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This weekend a Boston Globe piece about ice fishing popped up on my Twitter feed. My great uncle Bob used to go ice fishing in Pittsfield all the time. I never went with him because it involved waking up early and missing Saturday morning cartoons, which isn’t an easy thing to sacrifice. The Globe’s article caught my interest for nostalgic reasons and I decided to give it a read. The piece is about the way new gear is changing the sport of ice fishing and helping it grow in popularity.

This is all well and good, but I have a sneaking suspicion that ice fishing was never really about the sport for Bob because he was the quiet the story teller. Instead it was a setting where he and his buddies could share stories and drink coffee without anyone else around. But this isn’t unique to ice fishing. All fishing, famously, isn’t really about catching fish, it’s about taking time out of a hectic life to be in good company or find some solitude.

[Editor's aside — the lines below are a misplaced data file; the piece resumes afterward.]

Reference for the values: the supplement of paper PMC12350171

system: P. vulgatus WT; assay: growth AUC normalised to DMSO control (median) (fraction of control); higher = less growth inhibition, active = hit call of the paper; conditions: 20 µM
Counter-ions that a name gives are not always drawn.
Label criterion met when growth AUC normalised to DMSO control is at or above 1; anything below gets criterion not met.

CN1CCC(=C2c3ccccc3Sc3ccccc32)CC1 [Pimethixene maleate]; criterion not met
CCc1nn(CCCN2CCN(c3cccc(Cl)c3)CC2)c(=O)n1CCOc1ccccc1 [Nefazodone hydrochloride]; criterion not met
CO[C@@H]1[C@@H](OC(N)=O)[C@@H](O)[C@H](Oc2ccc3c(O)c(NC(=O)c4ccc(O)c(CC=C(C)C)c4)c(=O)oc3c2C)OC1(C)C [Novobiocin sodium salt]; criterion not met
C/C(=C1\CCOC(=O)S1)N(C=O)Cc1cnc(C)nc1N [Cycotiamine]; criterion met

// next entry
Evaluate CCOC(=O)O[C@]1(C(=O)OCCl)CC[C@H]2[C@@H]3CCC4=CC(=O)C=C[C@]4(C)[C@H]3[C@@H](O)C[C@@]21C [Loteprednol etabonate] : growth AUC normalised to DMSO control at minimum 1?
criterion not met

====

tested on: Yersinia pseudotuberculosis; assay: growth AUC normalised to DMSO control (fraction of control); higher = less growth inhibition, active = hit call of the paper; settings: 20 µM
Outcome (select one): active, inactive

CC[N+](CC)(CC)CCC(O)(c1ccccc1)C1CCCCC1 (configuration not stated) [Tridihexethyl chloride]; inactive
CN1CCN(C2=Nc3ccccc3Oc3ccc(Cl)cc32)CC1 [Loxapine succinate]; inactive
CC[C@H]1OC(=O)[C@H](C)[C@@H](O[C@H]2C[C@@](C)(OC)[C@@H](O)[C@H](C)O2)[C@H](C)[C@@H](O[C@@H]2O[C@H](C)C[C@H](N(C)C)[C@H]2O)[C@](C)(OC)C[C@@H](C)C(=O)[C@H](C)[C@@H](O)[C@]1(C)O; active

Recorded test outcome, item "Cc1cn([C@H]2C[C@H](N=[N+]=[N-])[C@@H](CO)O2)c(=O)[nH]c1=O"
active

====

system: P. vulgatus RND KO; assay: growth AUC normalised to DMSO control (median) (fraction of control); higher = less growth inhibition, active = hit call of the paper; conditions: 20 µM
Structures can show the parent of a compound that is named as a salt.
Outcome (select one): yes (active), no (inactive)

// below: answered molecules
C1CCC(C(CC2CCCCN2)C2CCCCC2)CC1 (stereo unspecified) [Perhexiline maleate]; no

I moved to North Carolina and my Uncle Bob grew older and older until winter mornings got too hard for him to make it out on the pond. So I never went with him. But I don’t want to end this on a dour note. While I never went ice fishing, he and I did plenty of fishing together in all the other seasons and I cherish those memories.

If, as the Globe article notes, technology is changing the practice of ice fishing then how is communication technology is changing the story telling aspects of ice fishing? How is social media changing what Bob experienced? People might be tweeting their locations, making Facebook events for parties and fish fries, or Instagramming panoramic shots of pristine winter mornings out on the lake. In this way, they’re ensuring that the memories they make are safely stored for the future.

While the conservationist in me believes that something’s are better left untouched, I also know that I’d love to have some digital narrative or collection of the stories and jokes my Great Uncle told while out on the ice. It wouldn’t be the same as having been out there with him, but it’s certainly the next best thing.

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